From a budgeting standpoint, I looked at the last three years of the commissioners spending.

Commission Seat A $38,706.50

Commission Seat B $38,952.06

Commission Seat C $58,133.50 (Why the big difference?)

I started attending commission meetings and viewing online past commission meetings. Based on my findings, I put together a platform which I believe would serve the citizens well moving forward.

1. Transparent and honest.

2. Responsible government spending.

3. Work closely with other elected officials in county government and also with department heads.

4. Rotate commission assignments and hold regular meetings with all department leaders.

If I am elected, I would recommend to the other commissioners that some goals or vision be created. An agenda or outline be prepared for the chair of the commissioners to hold regular weekly/bi-monthly meetings to discuss what meetings the commissioners had attended during the week. Then get a report from other elected officials and department heads to review what has been done and what is being worked on in the future.

For example, Box Elder has been selected to be 1 of 4 satellite locations for the inland port. Our economic development director has had limited involvement in discussions regarding this huge project. I would think he should be one of the main contacts for the commissioners to be relying upon to help all businesses in the county benefit from this project.

I would appreciate your vote. Thanks, Alden Farr”

STAN SUMMERS


“Born and raised in Box Elder County (BEC), I have learned from a young age on my family’s dairy farm, that hard work is the formula for success. As one of the BEC Commissioner’s, we’ve come a long way in restoring the county’s financial stability by getting the county out of debt and helping our county fair make money instead of losing it like the Utah State Fair.

The successes of the Box Elder County Fair comes from the amazing volunteers. The fair simply couldn’t be what it is without all of the generous volunteers who put countless hours of making the fair the best in the state of Utah! Part of the significant upgrades that were recently made to the fairgrounds included adding seating in the rodeo arena and improvements to the beef barn and events center.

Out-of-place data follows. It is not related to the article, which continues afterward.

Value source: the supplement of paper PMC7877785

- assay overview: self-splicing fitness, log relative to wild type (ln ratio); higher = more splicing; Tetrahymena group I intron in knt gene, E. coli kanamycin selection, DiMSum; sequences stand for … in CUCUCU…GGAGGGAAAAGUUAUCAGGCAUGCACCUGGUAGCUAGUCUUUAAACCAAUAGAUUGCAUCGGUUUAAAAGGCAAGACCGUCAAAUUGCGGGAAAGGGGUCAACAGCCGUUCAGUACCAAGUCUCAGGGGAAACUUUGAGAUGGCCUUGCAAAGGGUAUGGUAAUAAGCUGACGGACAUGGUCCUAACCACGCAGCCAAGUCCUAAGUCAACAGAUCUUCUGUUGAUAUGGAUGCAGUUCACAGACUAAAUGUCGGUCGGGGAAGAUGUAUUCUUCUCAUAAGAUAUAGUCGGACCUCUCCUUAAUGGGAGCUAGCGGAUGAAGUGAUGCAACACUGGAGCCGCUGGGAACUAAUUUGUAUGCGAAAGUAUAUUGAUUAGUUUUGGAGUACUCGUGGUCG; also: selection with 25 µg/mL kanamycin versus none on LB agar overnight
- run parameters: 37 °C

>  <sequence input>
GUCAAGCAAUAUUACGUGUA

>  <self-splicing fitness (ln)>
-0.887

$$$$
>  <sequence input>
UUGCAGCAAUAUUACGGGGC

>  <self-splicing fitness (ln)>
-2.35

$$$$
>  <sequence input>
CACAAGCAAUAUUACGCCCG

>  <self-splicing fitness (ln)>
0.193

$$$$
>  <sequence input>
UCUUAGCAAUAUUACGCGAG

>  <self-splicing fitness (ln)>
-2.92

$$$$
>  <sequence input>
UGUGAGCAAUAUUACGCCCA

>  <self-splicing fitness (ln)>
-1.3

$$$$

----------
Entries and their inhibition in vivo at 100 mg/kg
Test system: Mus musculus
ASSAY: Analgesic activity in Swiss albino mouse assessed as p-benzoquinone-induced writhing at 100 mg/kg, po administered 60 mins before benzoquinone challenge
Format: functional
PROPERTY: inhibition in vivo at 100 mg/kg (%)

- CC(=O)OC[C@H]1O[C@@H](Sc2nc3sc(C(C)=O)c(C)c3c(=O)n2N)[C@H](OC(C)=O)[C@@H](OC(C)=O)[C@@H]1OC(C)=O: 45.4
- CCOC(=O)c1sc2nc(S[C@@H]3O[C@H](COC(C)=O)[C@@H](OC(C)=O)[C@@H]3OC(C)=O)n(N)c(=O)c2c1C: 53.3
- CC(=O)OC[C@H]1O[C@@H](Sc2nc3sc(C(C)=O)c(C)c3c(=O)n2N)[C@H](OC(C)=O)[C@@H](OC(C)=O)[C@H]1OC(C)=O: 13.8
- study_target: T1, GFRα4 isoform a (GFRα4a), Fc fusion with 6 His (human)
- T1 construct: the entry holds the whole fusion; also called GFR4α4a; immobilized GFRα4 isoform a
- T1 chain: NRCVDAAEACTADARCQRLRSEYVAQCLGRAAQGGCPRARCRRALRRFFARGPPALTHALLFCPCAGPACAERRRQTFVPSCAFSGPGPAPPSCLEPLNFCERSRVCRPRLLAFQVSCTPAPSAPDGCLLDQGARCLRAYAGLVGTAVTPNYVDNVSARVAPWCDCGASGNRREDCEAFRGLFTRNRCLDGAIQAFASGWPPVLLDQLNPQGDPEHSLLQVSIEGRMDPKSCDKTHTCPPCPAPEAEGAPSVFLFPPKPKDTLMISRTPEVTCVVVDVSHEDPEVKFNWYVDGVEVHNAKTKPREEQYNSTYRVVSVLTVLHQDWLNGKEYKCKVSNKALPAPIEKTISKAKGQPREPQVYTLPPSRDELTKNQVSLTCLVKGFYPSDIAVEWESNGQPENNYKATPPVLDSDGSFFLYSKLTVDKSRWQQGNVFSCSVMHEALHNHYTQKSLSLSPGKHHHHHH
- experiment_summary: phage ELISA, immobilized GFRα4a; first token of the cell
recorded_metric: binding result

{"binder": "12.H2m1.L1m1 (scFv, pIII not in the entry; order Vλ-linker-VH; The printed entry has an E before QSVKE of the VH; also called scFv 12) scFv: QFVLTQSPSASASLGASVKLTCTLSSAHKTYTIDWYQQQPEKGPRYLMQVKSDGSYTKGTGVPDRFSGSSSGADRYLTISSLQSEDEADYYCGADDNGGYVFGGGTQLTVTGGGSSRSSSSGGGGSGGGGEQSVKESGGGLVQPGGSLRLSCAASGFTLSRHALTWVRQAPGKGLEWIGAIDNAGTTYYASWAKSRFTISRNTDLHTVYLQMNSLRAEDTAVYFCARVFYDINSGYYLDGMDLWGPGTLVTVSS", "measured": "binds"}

Knowing that Box Elder County residents enjoyed the rodeo, food, rides and everything else the fair has to offer while also raising money for fairs in the coming years should give us all a reason to smile. As we plant the seeds now to make the fair the best, we are helping the next generation to enjoy it even more!

I’ve dedicated myself to serving the people of BEC by listening to their concerns and finding a solution. I am committed to making sure everyone’s tax dollars are spent appropriately and legally.

During the economic boom we’ve seen the last few years, our county has carefully and frugally managed our finances. We have avoided debt, balanced our budget and have flush funds making the county’s budget healthy and strong due to fiscal responsibility and appropriate use of taxpayers hard earned money.

In fact, an independent auditor evaluated the budget and graded Box Elder as one of best managed municipality budgets in the state. Speaking of the economic boom, some of the lowest unemployment in the country and even the state of Utah. Businesses moved in droves to the county and sought out our citizens for good paying jobs that can keep them here.

As a National Delegate CD1 and officially endorsed by President Trump’s campaign, I work close with local, state and national officials. I am passionate about making sure BEC is debt free and manages growth with tradition to make all who come to BEC feel welcomed.

The last few years, Box Elder has seen an explosion of growth, opportunities and reasons to celebrate. A little over a year ago, we welcomed the world to Promontory Point to celebrate the 150th anniversary of the wedding of the rails. Dignitaries from around the world flocked here as we put on the largest event every year held in our county.

I received countless phone calls, text messages and emails from individuals who participated in that week’s events thanking the county for putting on a professional, fun, and well thought out celebration. Box Elder should be proud and reflect fondly on the festivities ma